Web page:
10. Way back when I was just a lad, 40 years ago, My neighbor was a very old and almost completely blind Mexican. Good ol’ Sal Franco! In his younger days he lived wild and free, riding his horse in the deserts of Mexico. He actually briefly met Pancho Villa. He lived off the land, selling rattle snakes to earn some money, and ate what the desert provided. To eat the prickly pears he would gather a fist full of weeds to make a brush. Green weeds were the best since they held onto the tiny spines the best, but dried weeds worked OK but they allow the fine needles to blow in the wind. With the wind at your back dust the prickly pears with the weeds and knock off the needles. In bright sunlight you will see the needles glittering in the air as the wind carries them away, strong wind is preferred otherwise hold your breath so you don’t inhale the fine needles if the wind gently stirs around you. Once the needles are gone you can pluck the tunas off the cactus or use a pocket knife and slice the tunas open while they are still attached to the cactus and scoop out the inner fruit with your finger tips. I usually take them inside the house and enjoy them by slicing them in half and holding one end with a fork and with a spoon scoop out the flesh. But on a hot day working in the yard I’ll have a snack and using my pocket knife slice open the skin and access the juicy center while it is still attached to the cactus. I have 6 varieties now including the two which Sal originally gave to my dad. I can only wonder where Sal may have originally obtained those!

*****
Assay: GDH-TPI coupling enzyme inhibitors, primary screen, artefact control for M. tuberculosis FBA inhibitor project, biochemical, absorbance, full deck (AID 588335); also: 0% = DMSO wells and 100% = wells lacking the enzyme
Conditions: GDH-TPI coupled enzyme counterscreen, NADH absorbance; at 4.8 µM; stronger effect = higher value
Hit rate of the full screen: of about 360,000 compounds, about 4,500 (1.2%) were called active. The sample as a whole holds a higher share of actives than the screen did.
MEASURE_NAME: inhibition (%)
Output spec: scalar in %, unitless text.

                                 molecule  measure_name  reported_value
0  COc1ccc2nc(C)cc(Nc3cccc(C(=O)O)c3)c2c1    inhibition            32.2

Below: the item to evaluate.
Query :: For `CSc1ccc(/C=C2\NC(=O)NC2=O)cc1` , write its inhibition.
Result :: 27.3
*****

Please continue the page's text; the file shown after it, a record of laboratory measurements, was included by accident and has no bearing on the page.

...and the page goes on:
11. Pingback: Prickly Wisdom | Root Simple